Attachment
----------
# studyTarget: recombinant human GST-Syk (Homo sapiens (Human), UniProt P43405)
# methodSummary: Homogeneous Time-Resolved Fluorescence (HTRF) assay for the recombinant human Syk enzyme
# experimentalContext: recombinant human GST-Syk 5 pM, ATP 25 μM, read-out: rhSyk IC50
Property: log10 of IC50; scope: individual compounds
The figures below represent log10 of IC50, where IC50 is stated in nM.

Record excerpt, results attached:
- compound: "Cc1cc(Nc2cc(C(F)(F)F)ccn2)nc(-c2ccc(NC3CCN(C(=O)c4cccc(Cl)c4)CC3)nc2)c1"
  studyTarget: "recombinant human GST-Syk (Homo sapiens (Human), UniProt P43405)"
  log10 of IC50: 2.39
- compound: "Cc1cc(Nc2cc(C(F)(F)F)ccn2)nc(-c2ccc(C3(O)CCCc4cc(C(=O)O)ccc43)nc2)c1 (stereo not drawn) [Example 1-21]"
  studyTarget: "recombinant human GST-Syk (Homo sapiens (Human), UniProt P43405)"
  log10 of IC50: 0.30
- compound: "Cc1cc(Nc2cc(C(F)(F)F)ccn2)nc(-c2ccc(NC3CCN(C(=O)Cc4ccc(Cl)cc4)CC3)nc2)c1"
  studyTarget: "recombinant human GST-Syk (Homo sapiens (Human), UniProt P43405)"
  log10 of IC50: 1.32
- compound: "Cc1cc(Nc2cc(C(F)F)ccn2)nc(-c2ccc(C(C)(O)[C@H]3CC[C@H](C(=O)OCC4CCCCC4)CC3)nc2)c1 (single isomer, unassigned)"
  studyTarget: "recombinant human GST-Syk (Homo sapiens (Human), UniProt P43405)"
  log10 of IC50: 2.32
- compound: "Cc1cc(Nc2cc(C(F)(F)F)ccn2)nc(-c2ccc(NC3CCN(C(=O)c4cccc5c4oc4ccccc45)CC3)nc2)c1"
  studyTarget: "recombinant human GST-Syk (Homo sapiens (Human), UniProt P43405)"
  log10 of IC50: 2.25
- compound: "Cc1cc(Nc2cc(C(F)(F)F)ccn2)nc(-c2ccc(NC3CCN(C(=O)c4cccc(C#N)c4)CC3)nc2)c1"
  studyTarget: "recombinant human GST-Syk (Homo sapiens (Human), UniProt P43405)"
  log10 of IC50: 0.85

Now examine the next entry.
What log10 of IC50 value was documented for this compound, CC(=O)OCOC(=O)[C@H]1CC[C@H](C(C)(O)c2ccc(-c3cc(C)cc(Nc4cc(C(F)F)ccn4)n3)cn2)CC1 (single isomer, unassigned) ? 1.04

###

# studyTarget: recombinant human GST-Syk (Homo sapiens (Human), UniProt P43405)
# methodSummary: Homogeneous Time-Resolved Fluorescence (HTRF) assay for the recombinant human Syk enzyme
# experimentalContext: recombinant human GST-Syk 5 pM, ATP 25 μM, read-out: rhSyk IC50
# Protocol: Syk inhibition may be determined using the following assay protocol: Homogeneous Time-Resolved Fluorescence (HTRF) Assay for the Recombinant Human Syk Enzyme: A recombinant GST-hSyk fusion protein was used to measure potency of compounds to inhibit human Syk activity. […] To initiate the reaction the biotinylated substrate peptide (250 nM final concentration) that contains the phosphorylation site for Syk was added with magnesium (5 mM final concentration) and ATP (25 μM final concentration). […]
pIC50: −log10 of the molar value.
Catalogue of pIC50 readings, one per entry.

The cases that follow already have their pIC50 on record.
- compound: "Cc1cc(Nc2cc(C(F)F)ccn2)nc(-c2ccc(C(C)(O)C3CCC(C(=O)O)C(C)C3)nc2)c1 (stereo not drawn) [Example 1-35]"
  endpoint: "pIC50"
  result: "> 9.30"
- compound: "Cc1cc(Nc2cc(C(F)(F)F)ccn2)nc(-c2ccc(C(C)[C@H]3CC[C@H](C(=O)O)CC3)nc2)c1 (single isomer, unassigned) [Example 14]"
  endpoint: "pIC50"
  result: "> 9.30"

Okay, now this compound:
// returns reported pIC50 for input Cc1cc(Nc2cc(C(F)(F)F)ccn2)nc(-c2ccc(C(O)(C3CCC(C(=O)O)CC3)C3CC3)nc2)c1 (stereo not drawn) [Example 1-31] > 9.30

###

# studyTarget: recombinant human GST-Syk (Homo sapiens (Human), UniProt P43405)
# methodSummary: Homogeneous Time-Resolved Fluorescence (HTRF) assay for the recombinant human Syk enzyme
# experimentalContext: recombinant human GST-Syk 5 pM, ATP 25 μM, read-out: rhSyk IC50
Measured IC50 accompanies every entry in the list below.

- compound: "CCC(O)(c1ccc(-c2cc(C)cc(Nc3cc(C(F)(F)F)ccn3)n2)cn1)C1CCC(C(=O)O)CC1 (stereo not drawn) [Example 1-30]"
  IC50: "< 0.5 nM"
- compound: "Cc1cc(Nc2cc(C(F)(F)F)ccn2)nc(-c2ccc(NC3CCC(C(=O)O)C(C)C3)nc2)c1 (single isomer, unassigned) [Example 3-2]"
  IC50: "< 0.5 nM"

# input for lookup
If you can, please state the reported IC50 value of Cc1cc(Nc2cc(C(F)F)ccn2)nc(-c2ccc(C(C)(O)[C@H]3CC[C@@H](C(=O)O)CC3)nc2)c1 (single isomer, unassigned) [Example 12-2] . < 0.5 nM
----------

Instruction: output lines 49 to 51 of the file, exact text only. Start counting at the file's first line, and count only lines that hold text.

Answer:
  IC50: "< 0.5 nM"
- compound: "Cc1cc(Nc2cc(C(F)(F)F)ccn2)nc(-c2ccc(NC3CCC(C(=O)O)C(C)C3)nc2)c1 (single isomer, unassigned) [Example 3-2]"
  IC50: "< 0.5 nM"